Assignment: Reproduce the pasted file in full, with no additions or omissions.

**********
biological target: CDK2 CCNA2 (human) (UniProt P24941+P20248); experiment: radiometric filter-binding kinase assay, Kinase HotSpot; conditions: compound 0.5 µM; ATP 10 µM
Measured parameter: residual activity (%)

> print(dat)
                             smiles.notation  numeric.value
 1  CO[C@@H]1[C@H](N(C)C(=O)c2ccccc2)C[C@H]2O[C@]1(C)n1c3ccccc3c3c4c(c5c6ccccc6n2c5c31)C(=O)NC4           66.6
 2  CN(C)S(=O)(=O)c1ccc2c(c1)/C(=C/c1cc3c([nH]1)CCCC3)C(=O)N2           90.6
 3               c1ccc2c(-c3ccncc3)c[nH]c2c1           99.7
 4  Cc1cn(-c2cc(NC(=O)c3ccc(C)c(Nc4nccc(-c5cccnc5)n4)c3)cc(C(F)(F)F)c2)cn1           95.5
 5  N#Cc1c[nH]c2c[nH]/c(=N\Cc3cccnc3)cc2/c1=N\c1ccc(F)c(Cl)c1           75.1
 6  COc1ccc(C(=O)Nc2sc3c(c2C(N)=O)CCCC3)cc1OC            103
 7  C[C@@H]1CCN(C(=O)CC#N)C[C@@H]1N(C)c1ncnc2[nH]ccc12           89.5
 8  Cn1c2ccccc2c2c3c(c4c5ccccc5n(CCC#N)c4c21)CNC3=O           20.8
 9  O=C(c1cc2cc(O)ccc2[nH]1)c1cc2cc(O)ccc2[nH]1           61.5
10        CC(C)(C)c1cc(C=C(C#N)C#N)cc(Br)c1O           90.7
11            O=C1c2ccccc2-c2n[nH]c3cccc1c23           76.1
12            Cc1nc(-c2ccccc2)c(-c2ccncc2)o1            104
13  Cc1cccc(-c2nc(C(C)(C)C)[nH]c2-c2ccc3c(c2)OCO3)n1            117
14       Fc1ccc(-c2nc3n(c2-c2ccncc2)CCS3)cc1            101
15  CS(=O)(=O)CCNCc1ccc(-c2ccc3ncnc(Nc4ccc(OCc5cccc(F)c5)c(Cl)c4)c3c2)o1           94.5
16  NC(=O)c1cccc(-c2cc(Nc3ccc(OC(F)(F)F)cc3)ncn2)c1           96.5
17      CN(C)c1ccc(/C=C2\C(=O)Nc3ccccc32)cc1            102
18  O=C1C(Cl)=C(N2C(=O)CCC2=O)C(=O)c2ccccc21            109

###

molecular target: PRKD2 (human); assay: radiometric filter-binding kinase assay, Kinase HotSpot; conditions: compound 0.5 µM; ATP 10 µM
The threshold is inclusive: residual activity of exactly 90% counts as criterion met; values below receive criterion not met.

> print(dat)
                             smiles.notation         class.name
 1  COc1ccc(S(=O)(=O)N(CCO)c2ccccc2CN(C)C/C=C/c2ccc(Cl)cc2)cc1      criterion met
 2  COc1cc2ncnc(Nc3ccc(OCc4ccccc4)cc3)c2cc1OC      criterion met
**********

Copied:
biological target: CDK2 CCNA2 (human) (UniProt P24941+P20248); experiment: radiometric filter-binding kinase assay, Kinase HotSpot; conditions: compound 0.5 µM; ATP 10 µM
Measured parameter: residual activity (%)

> print(dat)
                             smiles.notation  numeric.value
 1  CO[C@@H]1[C@H](N(C)C(=O)c2ccccc2)C[C@H]2O[C@]1(C)n1c3ccccc3c3c4c(c5c6ccccc6n2c5c31)C(=O)NC4           66.6
 2  CN(C)S(=O)(=O)c1ccc2c(c1)/C(=C/c1cc3c([nH]1)CCCC3)C(=O)N2           90.6
 3               c1ccc2c(-c3ccncc3)c[nH]c2c1           99.7
 4  Cc1cn(-c2cc(NC(=O)c3ccc(C)c(Nc4nccc(-c5cccnc5)n4)c3)cc(C(F)(F)F)c2)cn1           95.5
 5  N#Cc1c[nH]c2c[nH]/c(=N\Cc3cccnc3)cc2/c1=N\c1ccc(F)c(Cl)c1           75.1
 6  COc1ccc(C(=O)Nc2sc3c(c2C(N)=O)CCCC3)cc1OC            103
 7  C[C@@H]1CCN(C(=O)CC#N)C[C@@H]1N(C)c1ncnc2[nH]ccc12           89.5
 8  Cn1c2ccccc2c2c3c(c4c5ccccc5n(CCC#N)c4c21)CNC3=O           20.8
 9  O=C(c1cc2cc(O)ccc2[nH]1)c1cc2cc(O)ccc2[nH]1           61.5
10        CC(C)(C)c1cc(C=C(C#N)C#N)cc(Br)c1O           90.7
11            O=C1c2ccccc2-c2n[nH]c3cccc1c23           76.1
12            Cc1nc(-c2ccccc2)c(-c2ccncc2)o1            104
13  Cc1cccc(-c2nc(C(C)(C)C)[nH]c2-c2ccc3c(c2)OCO3)n1            117
14       Fc1ccc(-c2nc3n(c2-c2ccncc2)CCS3)cc1            101
15  CS(=O)(=O)CCNCc1ccc(-c2ccc3ncnc(Nc4ccc(OCc5cccc(F)c5)c(Cl)c4)c3c2)o1           94.5
16  NC(=O)c1cccc(-c2cc(Nc3ccc(OC(F)(F)F)cc3)ncn2)c1           96.5
17      CN(C)c1ccc(/C=C2\C(=O)Nc3ccccc32)cc1            102
18  O=C1C(Cl)=C(N2C(=O)CCC2=O)C(=O)c2ccccc21            109

###

molecular target: PRKD2 (human); assay: radiometric filter-binding kinase assay, Kinase HotSpot; conditions: compound 0.5 µM; ATP 10 µM
The threshold is inclusive: residual activity of exactly 90% counts as criterion met; values below receive criterion not met.

> print(dat)
                             smiles.notation         class.name
 1  COc1ccc(S(=O)(=O)N(CCO)c2ccccc2CN(C)C/C=C/c2ccc(Cl)cc2)cc1      criterion met
 2  COc1cc2ncnc(Nc3ccc(OCc4ccccc4)cc3)c2cc1OC      criterion met